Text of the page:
Lastly, the place of birth is so often different >from the place of
residence that, though I have not seen scholarly commentary on this,
it appears to me that women often returned temporarily to their
mothers' homes when it was time to give birth.

You will see if you look at the records >from the 1897 Census of Russia
that there are different entries for place of birth, place of
registration, and place of residence, so it was accepted by the
officials even during a time of oppressive restrictions that Jews might
live in a place other than where registered.

Judith Singer


JewishGen Discussion Group #JewishGen Re: Residence Rules in Russian Empire #general

Judith Singer
 

The set of residence rules for Jews in the Russian Empire is complex
and self-contradictory. They changed several times over the course of
Russian rule.

The set of laws concerning Jews issued by Tsar Alexander I in 1804
required that all Jews be registered and adopt a surname. Any Jew who
could not provide written proof of their registration would be treated
as a vagabond. Although Jews were allowed to relocate, they first had
to provide evidence >from their landowner of their residence [nearly
all land in the Pale and in Russia in general was owned by nobles,
even the large towns] that they had satisfied all their financial and
other obligations and provide the local court with a tax-paying
certificate >from their kahal. The local court would then issue a
passport to the place where the Jew wished to relocate. Jews without a
passport would be arrested by police and sent into the steppe lands.
See "1804 Russian set of laws concerning Jews" by Vitaly Charny
(http://www.jewishgen.org/Belarus/lists/1804_laws.htm ) for further
details.

Under Tsar Alexander II, however, the laws regarding residence were
relaxed and it was easier for veterans, professionals, artisans and
merchants of the first guild to obtain permission to reside elsewhere,
even outside the Pale. At one point, approximately 5% of the Jews of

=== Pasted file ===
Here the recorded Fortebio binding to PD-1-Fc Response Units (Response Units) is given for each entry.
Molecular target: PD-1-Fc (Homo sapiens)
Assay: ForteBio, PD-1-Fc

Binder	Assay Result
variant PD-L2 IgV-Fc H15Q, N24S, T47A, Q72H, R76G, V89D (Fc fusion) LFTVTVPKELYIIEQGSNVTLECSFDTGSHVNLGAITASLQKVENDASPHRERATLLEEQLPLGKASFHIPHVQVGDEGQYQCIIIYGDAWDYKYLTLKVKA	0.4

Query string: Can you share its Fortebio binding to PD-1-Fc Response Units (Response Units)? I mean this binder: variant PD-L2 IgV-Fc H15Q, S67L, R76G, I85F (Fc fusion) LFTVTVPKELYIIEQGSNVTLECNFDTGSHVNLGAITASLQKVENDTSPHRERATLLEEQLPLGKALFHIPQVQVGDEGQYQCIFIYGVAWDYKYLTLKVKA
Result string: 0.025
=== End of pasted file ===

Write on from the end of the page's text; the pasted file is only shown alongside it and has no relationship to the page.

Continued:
Russia were living outside the Pale.

When Alexander II was assassinated in 1881 and the virulently
anti-Semitic Nicholas I became Tsar, a new set of laws was promulgated
in May 1882 and additional laws every year thereafter restricting the
rights of Jews in every respect, including residence. For example,
thousands of Jews who had been living lawfully in Moscow were abruptly
expelled in 1891.

The laws are too complex and changed too often to set forth here. For
details as of 1890, see "On Personal Status and Right of Settlement
and Movement", part of "1890 Summary of Laws Relating to the Jews in
Russia (Excerpts >from the Foster Commission Report)" at
http://www.angelfire.com/ms2/belaroots/foster.htm#settlement1 . For
laws between 1890 and 1912, see "Legal Restrictions Imposed upon the
Jews since 1882" at http://www.angelfire.com/ms2/belaroots/wolf.htm

As if that were not complex enough, it should be borne in mind that
laws were not always enforced as written. Sometimes the enforcement
was lax or spotty, sometimes the local officials chose to interpret
the laws more harshly than written, and sometimes the laws could be
circumvented with bribery, which became a necessary part of life for
Jews in Russia.

Lastly, the place of birth is so often different >from the place of
residence that, though I have not seen scholarly commentary on this,
it appears to me that women often returned temporarily to their
mothers' homes when it was time to give birth.

You will see if you look at the records >from the 1897 Census of Russia
that there are different entries for place of birth, place of
registration, and place of residence, so it was accepted by the
officials even during a time of oppressive restrictions that Jews might
live in a place other than where registered.

Judith Singer